Like the real estate and stock markets, the market for fine art and antiques also took quite a dive in 2009.  The good news is that now is a great time to buy and invest in some quality pieces.  Investing in fine art and antiques is a great way to diversify your portfolio.  Although you may not get similar returns as other investments, the joy of having beautiful art and furniture around is a value in itself.  Whatever your tastes, be it mid-century modern to to Louis XV gilt-wood, consider buying an investment piece to enhance your decor and lifestyle.  While you may not make much profit even if your investment appreciates, these are pieces that you can hand down from generation to generation.  The things that are the most valuable to my heart are items that I inherited, it is a way to stay connected with your history.

When buying Antiques and Art always buy from a reputable dealer.  The most important thing to remember when investing, is buy only what you love.  Unless you have the storage and are buying with the intent of reselling rather then passing them on, don’t buy pieces solely because they are a good value.  To make sure that you buy pieces that work well with your interiors, take along an Interior Designer with you on your buying trip, that way you don’t end up buying that piece of furniture on impulse that you have no where to put when you get home.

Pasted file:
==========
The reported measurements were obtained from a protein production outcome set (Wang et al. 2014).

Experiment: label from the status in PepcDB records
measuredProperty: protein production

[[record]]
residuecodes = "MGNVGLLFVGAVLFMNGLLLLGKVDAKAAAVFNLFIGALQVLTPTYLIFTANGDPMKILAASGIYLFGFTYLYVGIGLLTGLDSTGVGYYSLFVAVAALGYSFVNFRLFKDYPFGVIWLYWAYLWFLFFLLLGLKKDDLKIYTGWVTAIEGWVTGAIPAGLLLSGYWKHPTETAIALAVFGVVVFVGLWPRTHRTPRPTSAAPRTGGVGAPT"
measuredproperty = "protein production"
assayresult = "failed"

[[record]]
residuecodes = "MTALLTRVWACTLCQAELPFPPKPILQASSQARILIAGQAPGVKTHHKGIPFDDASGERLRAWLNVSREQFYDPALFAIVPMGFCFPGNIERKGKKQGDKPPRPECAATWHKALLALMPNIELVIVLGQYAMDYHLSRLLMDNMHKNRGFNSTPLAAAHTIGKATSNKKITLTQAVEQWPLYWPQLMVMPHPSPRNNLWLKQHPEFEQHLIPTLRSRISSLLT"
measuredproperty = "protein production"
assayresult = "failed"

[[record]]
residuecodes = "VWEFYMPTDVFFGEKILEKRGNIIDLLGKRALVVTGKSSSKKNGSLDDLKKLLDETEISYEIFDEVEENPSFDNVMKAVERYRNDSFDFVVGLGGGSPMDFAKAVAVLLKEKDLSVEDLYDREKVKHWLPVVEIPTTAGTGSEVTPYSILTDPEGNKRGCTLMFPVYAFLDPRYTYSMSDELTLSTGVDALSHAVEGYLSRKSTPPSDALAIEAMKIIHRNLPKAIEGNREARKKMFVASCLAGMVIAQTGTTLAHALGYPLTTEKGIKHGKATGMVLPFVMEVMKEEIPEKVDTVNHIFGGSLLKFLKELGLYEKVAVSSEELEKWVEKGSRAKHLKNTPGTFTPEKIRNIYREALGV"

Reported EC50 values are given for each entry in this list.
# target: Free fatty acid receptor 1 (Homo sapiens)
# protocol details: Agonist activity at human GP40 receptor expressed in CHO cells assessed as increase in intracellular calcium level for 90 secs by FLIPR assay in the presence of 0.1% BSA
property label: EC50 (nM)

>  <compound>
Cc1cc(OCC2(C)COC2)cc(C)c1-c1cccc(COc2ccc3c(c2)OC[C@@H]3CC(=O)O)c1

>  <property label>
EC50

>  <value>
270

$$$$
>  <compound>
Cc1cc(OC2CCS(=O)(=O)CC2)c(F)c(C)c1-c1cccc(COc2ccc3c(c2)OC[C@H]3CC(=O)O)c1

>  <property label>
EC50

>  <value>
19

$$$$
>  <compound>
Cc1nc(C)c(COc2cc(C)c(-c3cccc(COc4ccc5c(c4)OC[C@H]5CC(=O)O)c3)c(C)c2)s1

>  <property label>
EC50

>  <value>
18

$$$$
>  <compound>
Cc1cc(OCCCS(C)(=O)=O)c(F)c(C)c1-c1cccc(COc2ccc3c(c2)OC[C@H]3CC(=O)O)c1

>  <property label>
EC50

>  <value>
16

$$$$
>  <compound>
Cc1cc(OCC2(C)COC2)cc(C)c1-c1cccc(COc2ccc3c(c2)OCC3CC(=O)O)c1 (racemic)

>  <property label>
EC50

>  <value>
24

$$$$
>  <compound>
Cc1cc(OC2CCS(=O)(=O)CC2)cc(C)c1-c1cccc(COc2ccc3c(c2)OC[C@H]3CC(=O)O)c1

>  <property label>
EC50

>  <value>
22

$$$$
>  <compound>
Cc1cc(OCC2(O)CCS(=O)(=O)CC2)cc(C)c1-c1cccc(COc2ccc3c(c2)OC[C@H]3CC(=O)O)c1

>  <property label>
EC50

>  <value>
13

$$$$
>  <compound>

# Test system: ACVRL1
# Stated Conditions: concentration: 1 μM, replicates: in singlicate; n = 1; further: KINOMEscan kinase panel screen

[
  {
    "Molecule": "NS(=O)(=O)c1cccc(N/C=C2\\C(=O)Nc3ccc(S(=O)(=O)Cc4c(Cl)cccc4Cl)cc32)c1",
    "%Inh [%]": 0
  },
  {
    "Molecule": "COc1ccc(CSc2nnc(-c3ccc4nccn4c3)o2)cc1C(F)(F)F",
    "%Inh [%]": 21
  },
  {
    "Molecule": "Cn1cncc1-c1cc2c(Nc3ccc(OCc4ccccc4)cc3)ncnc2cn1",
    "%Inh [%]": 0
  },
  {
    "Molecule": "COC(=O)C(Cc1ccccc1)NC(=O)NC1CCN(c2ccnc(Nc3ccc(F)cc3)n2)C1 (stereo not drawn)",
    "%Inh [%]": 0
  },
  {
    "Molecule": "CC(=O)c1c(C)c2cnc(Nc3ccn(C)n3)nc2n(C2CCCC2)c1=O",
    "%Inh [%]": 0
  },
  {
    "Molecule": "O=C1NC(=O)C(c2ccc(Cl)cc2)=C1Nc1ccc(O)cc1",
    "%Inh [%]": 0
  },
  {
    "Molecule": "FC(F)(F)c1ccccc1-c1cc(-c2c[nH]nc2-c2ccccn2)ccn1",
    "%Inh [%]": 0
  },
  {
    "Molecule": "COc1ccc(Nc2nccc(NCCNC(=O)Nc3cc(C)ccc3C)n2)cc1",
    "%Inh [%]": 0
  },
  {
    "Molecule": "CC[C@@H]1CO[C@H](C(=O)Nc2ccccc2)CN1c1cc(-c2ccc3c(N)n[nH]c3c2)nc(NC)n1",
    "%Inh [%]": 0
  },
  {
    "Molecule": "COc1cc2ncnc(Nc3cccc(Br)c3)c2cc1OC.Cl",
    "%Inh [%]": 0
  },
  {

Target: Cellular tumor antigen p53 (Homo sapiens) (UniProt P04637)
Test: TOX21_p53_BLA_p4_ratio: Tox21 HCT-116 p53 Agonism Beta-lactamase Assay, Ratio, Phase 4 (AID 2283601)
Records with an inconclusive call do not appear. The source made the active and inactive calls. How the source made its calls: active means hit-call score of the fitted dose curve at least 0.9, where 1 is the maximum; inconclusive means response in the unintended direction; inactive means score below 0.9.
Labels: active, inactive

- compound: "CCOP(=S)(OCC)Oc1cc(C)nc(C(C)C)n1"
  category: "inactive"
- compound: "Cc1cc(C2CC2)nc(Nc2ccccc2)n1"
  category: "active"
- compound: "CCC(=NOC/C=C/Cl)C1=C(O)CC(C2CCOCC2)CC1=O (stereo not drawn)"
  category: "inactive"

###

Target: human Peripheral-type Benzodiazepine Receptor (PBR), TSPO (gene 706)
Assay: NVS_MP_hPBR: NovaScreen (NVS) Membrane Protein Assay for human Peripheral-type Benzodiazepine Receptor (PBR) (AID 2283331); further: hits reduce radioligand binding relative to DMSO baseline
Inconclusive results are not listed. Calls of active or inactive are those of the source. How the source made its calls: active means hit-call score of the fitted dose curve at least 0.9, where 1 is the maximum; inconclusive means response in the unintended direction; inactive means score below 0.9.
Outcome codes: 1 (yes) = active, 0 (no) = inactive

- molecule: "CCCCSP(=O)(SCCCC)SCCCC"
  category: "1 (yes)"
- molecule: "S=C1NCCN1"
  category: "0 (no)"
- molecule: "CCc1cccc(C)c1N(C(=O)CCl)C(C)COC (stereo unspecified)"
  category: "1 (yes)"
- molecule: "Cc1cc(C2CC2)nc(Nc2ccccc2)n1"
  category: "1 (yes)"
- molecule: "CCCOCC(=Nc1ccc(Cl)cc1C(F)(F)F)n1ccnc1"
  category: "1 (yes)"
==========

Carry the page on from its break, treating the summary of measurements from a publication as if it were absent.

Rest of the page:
One fun way to buy art and antiques is from an auction house.  You can also usually get the best deal there as well, and sometimes you even get a steal.  Some reputable auction houses such a Bonhams & Butterfields in San Francisco, and Chrisie’s and Sotheby’s in New York, hold auctions several times a year.  If you can’t make it to New York you can sign up to bid by phone, but that kind of takes the fun out of it in my opinion.

When looking for Art to invest in, consider some of the undervalued works of Bugiardini and van Baden.  And don’t forget about Prints and Photographs.  Several good-quality Kertesz prints sold last fall for in the $5,000 to $12,000 range.  And according to Stephen Perloff, editor of the The Photograph Collector, the number of collectors interested in them is growing.  If you do plan on buying pieces for investment, stay away from anything that is not in excellent condition or needs reupolstering or refinishing, as doing so could considerably lower the value of the item.  For more information on how to buy at an action house check out my blog on How to Have Fun and Buy Furniture and Art at an Auction House.